In July 2017, the Ninth Circuit became an outlier and departed from the developing consensus. In Gilead, two former employees alleged that Gilead, a pharmaceutical company, made false statements in the course of obtaining FDA approval for several HIV drugs, for which the company later sought reimbursement through federal programs such as Medicare and Medicaid. Among other things, relators alleged that Gilead used ingredients produced by an unregistered source, Synthetics China. Relators also asserted that had the FDA been aware of these regulatory violations, it would have denied approval for these drugs, and Gilead would not have been eligible for payment through any of the federal reimbursement programs. The Government declined to intervene in the relator’s FCA lawsuit. Then, the district court dismissed the case, albeit on grounds that have been largely superseded by Escobar.
In the Ninth Circuit appeal, Gilead pointed out that the FDA was aware of the alleged regulatory violations for years and never retracted its approval or ordered that distribution of the drugs be halted. Instead, the FDA investigated Synthetics China and in 2010, granted supplemental regulatory approval for Gilead’s manufacture of compounds in this facility. And at all times relevant to the relators’ claims, the Government customers consistently paid for the drugs at issue and never sought a refund.
Despite these considerations, the Ninth Circuit revived the relator’s lawsuit, which the appeals court ruled had been dismissed prematurely. The court declined “to read too much into the FDA’s continued approval,” and noted that “there are many reasons the FDA may choose not to withdraw a drug approval.” The court concluded that “relators allege more than the mere possibility that the government would be entitled to refuse payment if it were aware of the violations,” and that the materiality is a “matter of proof” not amenable to disposition on a motion to dismiss.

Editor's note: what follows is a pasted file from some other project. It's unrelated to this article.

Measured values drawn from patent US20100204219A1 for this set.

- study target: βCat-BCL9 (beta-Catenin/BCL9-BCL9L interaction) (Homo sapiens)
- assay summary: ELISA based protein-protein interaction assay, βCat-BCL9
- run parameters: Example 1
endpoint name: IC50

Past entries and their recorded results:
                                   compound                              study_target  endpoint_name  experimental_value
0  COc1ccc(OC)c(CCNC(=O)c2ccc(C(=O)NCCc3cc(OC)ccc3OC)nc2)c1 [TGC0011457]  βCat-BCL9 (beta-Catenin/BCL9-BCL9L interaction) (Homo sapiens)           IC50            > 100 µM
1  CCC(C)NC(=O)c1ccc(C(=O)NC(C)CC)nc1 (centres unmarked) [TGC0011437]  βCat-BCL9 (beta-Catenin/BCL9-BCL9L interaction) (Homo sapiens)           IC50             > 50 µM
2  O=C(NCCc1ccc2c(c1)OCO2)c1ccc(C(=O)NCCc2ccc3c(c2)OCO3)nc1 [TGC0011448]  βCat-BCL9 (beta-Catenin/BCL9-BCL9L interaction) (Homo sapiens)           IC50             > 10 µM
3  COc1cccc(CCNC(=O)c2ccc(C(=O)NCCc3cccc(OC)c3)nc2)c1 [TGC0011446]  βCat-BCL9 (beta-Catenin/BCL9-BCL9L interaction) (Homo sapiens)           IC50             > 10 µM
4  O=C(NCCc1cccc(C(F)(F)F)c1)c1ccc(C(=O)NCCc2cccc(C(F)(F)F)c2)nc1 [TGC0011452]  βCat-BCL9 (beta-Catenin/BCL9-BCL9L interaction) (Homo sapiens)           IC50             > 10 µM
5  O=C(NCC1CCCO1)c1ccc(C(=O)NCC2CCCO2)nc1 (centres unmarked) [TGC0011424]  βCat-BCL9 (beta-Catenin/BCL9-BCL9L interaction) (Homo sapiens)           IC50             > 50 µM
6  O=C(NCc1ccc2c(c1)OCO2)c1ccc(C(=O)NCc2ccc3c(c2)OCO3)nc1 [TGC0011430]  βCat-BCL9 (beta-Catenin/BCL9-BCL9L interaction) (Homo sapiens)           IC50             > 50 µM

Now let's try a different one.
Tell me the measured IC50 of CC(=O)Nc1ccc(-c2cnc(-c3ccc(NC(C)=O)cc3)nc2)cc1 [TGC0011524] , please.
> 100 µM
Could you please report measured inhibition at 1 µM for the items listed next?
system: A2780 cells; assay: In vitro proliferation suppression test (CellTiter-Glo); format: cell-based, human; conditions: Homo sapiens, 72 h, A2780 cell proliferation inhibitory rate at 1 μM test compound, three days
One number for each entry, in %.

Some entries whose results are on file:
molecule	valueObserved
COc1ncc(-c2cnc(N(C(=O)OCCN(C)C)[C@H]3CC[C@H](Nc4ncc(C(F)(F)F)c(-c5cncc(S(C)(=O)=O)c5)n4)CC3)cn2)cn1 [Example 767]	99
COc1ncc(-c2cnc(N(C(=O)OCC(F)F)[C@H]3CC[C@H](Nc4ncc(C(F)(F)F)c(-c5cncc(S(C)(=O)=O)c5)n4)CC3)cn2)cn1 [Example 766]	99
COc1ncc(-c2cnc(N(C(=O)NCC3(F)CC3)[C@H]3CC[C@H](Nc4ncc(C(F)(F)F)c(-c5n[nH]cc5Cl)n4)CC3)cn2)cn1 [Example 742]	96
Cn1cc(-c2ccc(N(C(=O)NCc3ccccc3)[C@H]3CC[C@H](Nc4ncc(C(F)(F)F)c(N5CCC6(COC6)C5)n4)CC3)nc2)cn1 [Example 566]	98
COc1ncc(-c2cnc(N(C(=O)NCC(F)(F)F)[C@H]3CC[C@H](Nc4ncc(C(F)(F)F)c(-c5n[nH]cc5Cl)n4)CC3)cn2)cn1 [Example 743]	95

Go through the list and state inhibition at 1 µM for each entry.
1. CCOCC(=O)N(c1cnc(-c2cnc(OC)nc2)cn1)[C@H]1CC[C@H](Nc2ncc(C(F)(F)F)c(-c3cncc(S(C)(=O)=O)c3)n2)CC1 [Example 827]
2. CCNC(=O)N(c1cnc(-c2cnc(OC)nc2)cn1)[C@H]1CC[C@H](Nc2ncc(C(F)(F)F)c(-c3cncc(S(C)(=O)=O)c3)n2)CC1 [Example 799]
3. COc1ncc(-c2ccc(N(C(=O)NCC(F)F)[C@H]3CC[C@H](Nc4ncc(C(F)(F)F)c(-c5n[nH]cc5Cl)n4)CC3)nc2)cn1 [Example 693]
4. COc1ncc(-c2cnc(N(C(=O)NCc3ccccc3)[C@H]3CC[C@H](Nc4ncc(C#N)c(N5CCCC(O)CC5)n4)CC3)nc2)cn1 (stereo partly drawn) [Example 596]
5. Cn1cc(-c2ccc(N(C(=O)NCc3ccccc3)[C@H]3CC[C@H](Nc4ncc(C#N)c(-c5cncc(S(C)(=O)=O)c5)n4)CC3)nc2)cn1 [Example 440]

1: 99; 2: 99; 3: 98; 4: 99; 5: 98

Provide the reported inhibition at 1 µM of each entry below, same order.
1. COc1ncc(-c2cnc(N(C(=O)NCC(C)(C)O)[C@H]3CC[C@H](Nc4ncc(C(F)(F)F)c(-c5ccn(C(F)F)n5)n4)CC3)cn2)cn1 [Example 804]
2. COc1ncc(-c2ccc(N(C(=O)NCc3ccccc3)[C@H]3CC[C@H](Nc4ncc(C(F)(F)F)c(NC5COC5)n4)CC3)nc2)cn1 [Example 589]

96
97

This decision is at odds with Escobar in several important respects. Most notably, the court misstates the standard for materiality established by Escobar. There, the Supreme Court explicitly rejected as “extraordinarily expansive” the notion that noncompliance “is material so long as the defendant knows the government would be entitled to refuse payment were it aware if the violation.” Rather, courts must look to the “likely or actual behavior of the recipient of the alleged misrepresentation”—i.e., whether the recipient probably would have refused payment or actually has refused payment.